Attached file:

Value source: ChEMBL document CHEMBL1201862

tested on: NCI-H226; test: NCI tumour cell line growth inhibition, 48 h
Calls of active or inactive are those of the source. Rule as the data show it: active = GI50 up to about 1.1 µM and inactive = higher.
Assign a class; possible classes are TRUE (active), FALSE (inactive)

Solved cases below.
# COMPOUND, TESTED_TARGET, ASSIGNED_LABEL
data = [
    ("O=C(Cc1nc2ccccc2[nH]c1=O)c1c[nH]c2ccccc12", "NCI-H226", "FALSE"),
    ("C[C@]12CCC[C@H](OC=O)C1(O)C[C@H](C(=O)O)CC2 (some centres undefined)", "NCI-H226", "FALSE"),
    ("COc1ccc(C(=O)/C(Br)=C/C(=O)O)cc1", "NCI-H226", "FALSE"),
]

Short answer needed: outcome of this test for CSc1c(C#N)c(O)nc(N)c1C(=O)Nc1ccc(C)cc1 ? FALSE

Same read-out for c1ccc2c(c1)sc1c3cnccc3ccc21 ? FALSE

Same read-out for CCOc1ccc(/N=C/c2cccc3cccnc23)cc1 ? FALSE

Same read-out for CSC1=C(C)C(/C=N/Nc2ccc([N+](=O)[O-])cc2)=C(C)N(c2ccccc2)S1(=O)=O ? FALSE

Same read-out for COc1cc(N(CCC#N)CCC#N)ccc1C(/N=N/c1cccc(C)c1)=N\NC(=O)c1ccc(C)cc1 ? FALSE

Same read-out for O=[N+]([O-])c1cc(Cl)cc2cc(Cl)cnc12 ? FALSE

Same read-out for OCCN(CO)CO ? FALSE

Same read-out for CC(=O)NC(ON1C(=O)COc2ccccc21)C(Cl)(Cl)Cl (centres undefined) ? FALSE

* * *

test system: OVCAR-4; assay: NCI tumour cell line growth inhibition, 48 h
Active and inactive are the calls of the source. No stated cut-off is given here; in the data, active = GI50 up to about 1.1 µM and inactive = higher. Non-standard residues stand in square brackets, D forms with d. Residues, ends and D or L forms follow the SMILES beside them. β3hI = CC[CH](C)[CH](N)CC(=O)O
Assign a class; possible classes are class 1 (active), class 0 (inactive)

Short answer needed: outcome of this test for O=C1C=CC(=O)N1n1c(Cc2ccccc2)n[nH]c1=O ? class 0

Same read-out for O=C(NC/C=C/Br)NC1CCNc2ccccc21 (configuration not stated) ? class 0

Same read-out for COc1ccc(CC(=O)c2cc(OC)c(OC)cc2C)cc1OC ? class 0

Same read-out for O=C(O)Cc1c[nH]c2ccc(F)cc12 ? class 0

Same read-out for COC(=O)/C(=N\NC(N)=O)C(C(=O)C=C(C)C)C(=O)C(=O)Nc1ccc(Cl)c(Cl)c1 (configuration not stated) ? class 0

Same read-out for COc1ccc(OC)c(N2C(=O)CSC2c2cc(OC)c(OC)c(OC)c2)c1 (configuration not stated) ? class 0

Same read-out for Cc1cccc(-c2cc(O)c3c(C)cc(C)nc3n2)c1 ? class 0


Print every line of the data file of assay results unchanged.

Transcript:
Value source: ChEMBL document CHEMBL1201862

tested on: NCI-H226; test: NCI tumour cell line growth inhibition, 48 h
Calls of active or inactive are those of the source. Rule as the data show it: active = GI50 up to about 1.1 µM and inactive = higher.
Assign a class; possible classes are TRUE (active), FALSE (inactive)

Solved cases below.
# COMPOUND, TESTED_TARGET, ASSIGNED_LABEL
data = [
    ("O=C(Cc1nc2ccccc2[nH]c1=O)c1c[nH]c2ccccc12", "NCI-H226", "FALSE"),
    ("C[C@]12CCC[C@H](OC=O)C1(O)C[C@H](C(=O)O)CC2 (some centres undefined)", "NCI-H226", "FALSE"),
    ("COc1ccc(C(=O)/C(Br)=C/C(=O)O)cc1", "NCI-H226", "FALSE"),
]

Short answer needed: outcome of this test for CSc1c(C#N)c(O)nc(N)c1C(=O)Nc1ccc(C)cc1 ? FALSE

Same read-out for c1ccc2c(c1)sc1c3cnccc3ccc21 ? FALSE

Same read-out for CCOc1ccc(/N=C/c2cccc3cccnc23)cc1 ? FALSE

Same read-out for CSC1=C(C)C(/C=N/Nc2ccc([N+](=O)[O-])cc2)=C(C)N(c2ccccc2)S1(=O)=O ? FALSE

Same read-out for COc1cc(N(CCC#N)CCC#N)ccc1C(/N=N/c1cccc(C)c1)=N\NC(=O)c1ccc(C)cc1 ? FALSE

Same read-out for O=[N+]([O-])c1cc(Cl)cc2cc(Cl)cnc12 ? FALSE

Same read-out for OCCN(CO)CO ? FALSE

Same read-out for CC(=O)NC(ON1C(=O)COc2ccccc21)C(Cl)(Cl)Cl (centres undefined) ? FALSE

* * *

test system: OVCAR-4; assay: NCI tumour cell line growth inhibition, 48 h
Active and inactive are the calls of the source. No stated cut-off is given here; in the data, active = GI50 up to about 1.1 µM and inactive = higher. Non-standard residues stand in square brackets, D forms with d. Residues, ends and D or L forms follow the SMILES beside them. β3hI = CC[CH](C)[CH](N)CC(=O)O
Assign a class; possible classes are class 1 (active), class 0 (inactive)

Short answer needed: outcome of this test for O=C1C=CC(=O)N1n1c(Cc2ccccc2)n[nH]c1=O ? class 0

Same read-out for O=C(NC/C=C/Br)NC1CCNc2ccccc21 (configuration not stated) ? class 0

Same read-out for COc1ccc(CC(=O)c2cc(OC)c(OC)cc2C)cc1OC ? class 0

Same read-out for O=C(O)Cc1c[nH]c2ccc(F)cc12 ? class 0

Same read-out for COC(=O)/C(=N\NC(N)=O)C(C(=O)C=C(C)C)C(=O)C(=O)Nc1ccc(Cl)c(Cl)c1 (configuration not stated) ? class 0

Same read-out for COc1ccc(OC)c(N2C(=O)CSC2c2cc(OC)c(OC)c(OC)c2)c1 (configuration not stated) ? class 0

Same read-out for Cc1cccc(-c2cc(O)c3c(C)cc(C)nc3n2)c1 ? class 0